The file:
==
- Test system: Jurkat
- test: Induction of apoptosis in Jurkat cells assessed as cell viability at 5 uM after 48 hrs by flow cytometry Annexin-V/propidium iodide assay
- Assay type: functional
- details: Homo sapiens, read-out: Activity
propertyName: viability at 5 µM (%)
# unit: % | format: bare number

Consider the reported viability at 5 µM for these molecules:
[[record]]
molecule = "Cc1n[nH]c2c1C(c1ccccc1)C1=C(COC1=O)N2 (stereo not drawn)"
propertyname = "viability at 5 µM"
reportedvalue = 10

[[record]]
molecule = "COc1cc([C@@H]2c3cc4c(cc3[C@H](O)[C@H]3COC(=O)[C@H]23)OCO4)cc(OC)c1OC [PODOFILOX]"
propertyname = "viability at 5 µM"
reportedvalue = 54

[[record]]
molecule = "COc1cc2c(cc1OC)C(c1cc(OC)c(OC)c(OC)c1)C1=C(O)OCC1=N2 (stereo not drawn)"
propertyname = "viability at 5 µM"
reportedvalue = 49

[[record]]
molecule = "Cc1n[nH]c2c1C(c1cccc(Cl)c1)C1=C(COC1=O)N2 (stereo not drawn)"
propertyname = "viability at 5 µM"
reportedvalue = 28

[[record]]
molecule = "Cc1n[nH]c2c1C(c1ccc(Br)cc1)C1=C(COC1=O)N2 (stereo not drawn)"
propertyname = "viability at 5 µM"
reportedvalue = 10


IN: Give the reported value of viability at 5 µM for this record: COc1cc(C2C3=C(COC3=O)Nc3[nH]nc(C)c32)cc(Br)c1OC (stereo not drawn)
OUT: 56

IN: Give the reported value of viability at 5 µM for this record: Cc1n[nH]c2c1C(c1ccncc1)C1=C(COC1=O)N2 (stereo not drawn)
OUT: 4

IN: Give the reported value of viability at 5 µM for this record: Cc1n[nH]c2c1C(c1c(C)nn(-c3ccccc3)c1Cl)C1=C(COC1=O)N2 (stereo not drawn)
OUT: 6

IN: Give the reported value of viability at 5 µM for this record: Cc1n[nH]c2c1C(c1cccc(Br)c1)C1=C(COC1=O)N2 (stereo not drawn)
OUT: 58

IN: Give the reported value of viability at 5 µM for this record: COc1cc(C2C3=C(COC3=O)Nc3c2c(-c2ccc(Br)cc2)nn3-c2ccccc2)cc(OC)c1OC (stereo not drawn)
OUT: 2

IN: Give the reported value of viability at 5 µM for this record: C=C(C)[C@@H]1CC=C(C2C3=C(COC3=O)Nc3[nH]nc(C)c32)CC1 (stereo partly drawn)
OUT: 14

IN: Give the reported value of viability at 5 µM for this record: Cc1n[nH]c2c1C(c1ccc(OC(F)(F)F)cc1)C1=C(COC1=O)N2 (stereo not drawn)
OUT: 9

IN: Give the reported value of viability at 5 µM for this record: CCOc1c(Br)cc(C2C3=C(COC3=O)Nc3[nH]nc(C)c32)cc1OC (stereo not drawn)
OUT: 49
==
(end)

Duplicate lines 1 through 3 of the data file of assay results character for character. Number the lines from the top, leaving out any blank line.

- Test system: Jurkat
- test: Induction of apoptosis in Jurkat cells assessed as cell viability at 5 uM after 48 hrs by flow cytometry Annexin-V/propidium iodide assay
- Assay type: functional